Overall, Fitzgerald believes and has expressed, the inevitability of time. In the end, time will never stop, it just keeps ticking away. I  agree with him, time is forever going, forever moving, forever changing. He has referred to the ‘real-world’ by talking about water and the current because like the characters of the novel, we too must ‘go with the flow’ because no matter how hard we try to go against it we always end up going with it. The fate of time leading us to where we must, is inevitable, because, unlike many things, time goes on forever.


The American Dream is made up by the set of ideals in which freedom includes the opportunity for prosperity and success, as well as an upward social mobility for the family and children, achieved through hard work in a society with few barriers.

The Myth of the American Dream is interlinked in the story from its very roots. From the beginning, it is talked about how East Egg is from old money and lives in the illusion of a perfect life, in comparison to West Egg and the rest of New York. West Egg is a place of new money and New York is for all else. Those of East Egg live in this magical bubble that all that matters is their own wealth and status. And why would much else matter? They have everything they need and all they want (save more power, but that is just part of being human) but do they really? They are miserable being that only want more for themselves and will do anything to get it  They are also bored, and want a bit o spice, for instance, Tom went to Myrtle and took her as a mistress to add a little more interest to his life. Those of East Egg have everything at the tip of their fingers because they were born into the position, with success, wealth and high status given to them for simply being born. This is the myth of the American dream and Tom and Daisy Buchanan are living it, or so it appears. Those of West Egg have truly earned their position. They are of new money because they have worked hard and struck lucky, in turn becoming rich enough move to West Egg. Yet, they still have no completed the American Dream because they aren’t socially accepted by the ‘elite class’ of East Egg. Gatsby is an example of this, although he had his riches and success in his underground business, he was never full socially accepted, he was always held at arm’s length, as was Nick.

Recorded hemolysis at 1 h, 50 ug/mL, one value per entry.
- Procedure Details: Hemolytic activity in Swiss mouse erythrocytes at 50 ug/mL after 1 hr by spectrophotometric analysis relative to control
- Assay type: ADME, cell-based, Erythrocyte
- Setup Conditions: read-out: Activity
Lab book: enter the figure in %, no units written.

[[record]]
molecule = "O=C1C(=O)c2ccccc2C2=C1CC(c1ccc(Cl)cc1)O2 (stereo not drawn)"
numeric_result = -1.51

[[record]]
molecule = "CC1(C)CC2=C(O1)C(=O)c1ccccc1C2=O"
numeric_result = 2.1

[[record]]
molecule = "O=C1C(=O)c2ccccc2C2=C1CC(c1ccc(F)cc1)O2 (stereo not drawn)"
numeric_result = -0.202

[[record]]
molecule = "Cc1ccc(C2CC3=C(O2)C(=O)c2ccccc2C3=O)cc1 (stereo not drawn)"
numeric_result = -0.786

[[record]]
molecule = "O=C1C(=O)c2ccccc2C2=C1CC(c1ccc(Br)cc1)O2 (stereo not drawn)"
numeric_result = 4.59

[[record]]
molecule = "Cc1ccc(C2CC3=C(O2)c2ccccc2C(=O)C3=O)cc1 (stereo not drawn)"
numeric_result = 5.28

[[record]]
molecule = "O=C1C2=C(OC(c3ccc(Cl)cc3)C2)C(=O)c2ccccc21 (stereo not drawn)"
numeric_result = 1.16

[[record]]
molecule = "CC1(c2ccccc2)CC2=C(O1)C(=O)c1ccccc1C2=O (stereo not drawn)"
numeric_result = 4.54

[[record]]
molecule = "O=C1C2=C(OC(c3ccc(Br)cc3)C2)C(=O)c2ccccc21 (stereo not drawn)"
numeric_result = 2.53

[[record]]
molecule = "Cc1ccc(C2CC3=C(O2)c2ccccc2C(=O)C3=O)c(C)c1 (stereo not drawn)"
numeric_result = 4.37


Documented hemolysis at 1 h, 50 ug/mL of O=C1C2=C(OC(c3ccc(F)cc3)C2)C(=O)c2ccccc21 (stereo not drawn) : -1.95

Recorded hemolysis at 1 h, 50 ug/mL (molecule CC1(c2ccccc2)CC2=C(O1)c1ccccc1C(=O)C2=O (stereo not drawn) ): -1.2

Fitzgerald has a very poetic way of presenting language. He uses the same devices consistently throughout his writing.

  1. Select three passages from the book (about a paragraph or two in length) that we have NOT annotated as a class. Annotate these passages and identify the language features that Fitzgerald uses. Explain the effect of these features and why he may have chosen to use them.